Acclaimed Detroit orchestra showcases African-American and Latino musicians at MFA on Feb. 21

By J.A. Jones, Staff Writer

ST. PETERSBURG – The Museum of Fine Arts St. Petersburg has gathered an assemblage of vibrant paintings, sketches, costumes, and videos on display as part of the “Art of the Stage: Picasso to Hockney” exhibit. Even more exciting, they’ve added the “live” component, bringing in musicians, performers, singers and dancers from around the country to accompany the exhibit.

Curator Katherine Pill said the exhibition focuses on collaboration.

As well as a large number of exquisite paintings that were used in set and wardrobe design, the exhibit boast several impressive costumes, including one designed by Matisse, a stunning “Red Ecstasy Dress” by Lesley Dill, and a series by Robert Indiana for the 1947 opera “The Mother of Us All,”  which includes a costume called “Negro Man.” 

“In the 1947 opera “The Mother of Us All,” the roles of Negro Man (and Negro Woman) were the only ones with no identity or names. The costume of Negro Man is included in the exhibition as an important reminder of the racism that permeated the suffrage movement,” said Lashonda Curry, MFA’s manager of communications and public relations. “I hope this part of the exhibition, and other programming we have in the works at the MFA, informs and sparks conversation about how the path for the right to vote was much different for African-American women.”

Margaret Murray, associate curator of public programs, worked passionately to accrue an assortment of lively, expressive, and diverse artists for the exhibit. “We worked with a lot of different artists and cultural institutions, told them and showed them what was in the exhibition, and then allowed them to choose things that really spoke to them, that they could interpret however they wanted.”

One example of programming diversity is the Friday, Feb. 21 performance of Detroit-based Sphinx Virtuosi, who will share an evening of compositions, “For Justice & Peace” — which center around the topics of social justice and the environment, from 7 to 9 p.m.

The Sphinx Virtuosi is dedicated to increasing racial and ethnic diversity in the world of classical music. It is made up of 18 “Black and Latinx classical soloists” who are alumni from the world-renowned Sphinx Competition. 

Members of the Sphinx Virtuosi have performed as soloists with the New York Philharmonic and the Cleveland, Detroit, Atlanta, Philadelphia, Seattle, and Pittsburgh Symphony Orchestras. Several members play with professional orchestras, some hold international education and advocacy roles, and also run their own professional music-based businesses.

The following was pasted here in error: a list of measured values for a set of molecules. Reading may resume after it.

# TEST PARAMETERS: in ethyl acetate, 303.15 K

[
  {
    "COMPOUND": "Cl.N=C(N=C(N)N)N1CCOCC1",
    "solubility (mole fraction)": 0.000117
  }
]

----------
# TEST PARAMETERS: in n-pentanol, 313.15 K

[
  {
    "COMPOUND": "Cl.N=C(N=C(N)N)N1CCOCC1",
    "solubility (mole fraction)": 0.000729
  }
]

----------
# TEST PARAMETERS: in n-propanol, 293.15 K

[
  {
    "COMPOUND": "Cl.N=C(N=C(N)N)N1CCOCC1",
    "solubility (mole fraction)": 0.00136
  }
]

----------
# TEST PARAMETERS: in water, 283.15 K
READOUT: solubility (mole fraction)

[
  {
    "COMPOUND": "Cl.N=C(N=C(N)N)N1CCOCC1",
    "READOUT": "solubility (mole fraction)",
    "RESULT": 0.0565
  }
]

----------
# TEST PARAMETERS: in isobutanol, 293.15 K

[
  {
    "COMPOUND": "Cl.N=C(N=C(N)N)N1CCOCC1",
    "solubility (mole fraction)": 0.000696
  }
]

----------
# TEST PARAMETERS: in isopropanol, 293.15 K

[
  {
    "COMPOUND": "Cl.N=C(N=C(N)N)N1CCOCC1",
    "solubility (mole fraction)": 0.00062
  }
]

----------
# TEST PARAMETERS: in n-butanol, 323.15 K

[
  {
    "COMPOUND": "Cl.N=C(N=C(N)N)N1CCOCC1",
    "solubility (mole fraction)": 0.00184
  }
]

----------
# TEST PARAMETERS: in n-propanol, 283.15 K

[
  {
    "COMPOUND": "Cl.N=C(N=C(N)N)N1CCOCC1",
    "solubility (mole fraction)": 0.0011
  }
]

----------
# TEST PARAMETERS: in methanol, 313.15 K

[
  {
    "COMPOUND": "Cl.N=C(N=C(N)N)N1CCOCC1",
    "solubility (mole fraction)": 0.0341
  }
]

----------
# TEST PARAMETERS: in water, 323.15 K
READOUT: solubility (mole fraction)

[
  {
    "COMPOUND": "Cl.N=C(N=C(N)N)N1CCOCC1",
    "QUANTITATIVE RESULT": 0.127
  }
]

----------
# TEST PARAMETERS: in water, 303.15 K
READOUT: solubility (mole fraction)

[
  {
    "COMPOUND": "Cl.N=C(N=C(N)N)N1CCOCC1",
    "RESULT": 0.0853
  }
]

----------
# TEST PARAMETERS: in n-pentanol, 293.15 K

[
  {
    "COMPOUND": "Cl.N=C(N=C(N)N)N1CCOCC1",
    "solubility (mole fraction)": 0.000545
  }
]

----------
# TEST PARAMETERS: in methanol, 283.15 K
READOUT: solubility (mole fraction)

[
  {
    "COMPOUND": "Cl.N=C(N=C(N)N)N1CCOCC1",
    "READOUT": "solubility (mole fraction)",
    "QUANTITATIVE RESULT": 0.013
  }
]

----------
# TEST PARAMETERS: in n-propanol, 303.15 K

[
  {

Cellist and Composer Caleb Vaughn-Jones currently resides in South Africa and will be flying in to rejoin Sphinx Virtuosi for its performance on Feb. 21.

“I came to South Africa through Sphinx; they asked if I would be interested in working with an orchestra in South Africa, and the orchestra also had an educational outreach component,” shared Vaughn-Jones from his home in South Africa, where he has lived for the last nine years. 

He performed with the orchestra and went into townships to work with students and ended up staying, working in several similar education outreach programs. “It’s been wonderful; some of the kids are really dedicated,” he noted. He is also the executive producer and founder of Regulus Sound productions, providing “sounds from the African continent to various companies around the world.” 

Vaughn-Jones noted that Sphinx Virtuosi just finished a Fall tour, and will continue their Winter tour after the MFA performance; he shared that orchestra will be doing a combination of material, including a composition inspired by African-American historical figures, and a concerto incorporating singing and text from the Constitution.

Other artists in MFA performance series are soprano Ashley Thunder; dance artist Charlotte Johnson, performing with soprano Susan Hellman Spatafora; musical trio La Lucha, adding Latin-inspired rhythms, jazz standards, pop and original composition to silent sci-fi black and white film Aelita, Queen of Mars; and writer, performer, and cultural organizer Andrea Assaf, who is currently an Artist-in-Residence and guest faculty member at the USF Tampa, and member of RAWI (Radius of Arab American Writers).

Here is a sampling of the upcoming schedule:

  • Sphinx Virtuosi at the MFA: For Justice & Peace ($20, which includes entrance to exhibition) The acclaimed Detroit-based orchestra performs pieces centered on social and environmental justice. Friday, Feb. 21 from 7-9 p.m.
  • Ashley Thunder: Opera in the Gallery (Free with museum admission) Thursday, March 5 from 6:30-7 p.m. & 7:30-8 p.m.; Thursday, April 2 from 6:30-7 p.m. & 7:30-8 p.m.; Thursday, May 7 from 6:30-7 p.m. & 7:30-8 p.m.
  • Opera + Dance with Soprano Susan Hellman Spatafora and Dance Artist Charlotte Johnson (Free with museum admission) Thursday, March 19 from 7-7:30 p.m.; Saturday, March 21 from 3-3:30 p.m.
  • La Lucha Performs Live Soundtrack to Film Screening of Aelita, Queen of Mars (reservations required) Friday, April 17, dusk – outside viewing in Straub Park & Sunday, April 19 from 3-5 p.m. 

For the full ART OF THE STAGE performance schedule, visit www.mfastpete.org

The Museum of Fine Art is located at 255 Beach Drive NE. Hours: Monday-Wednesday, Friday, and Saturday, 10 -5 p.m.; Thursday, 10 – 8 p.m.; Sunday, noon-5 p.m.  

For more information, please call 727-896-2667 or visit mfastpete.org.

To reach J.A. Jones, email jjones@theweeklychallenger.com

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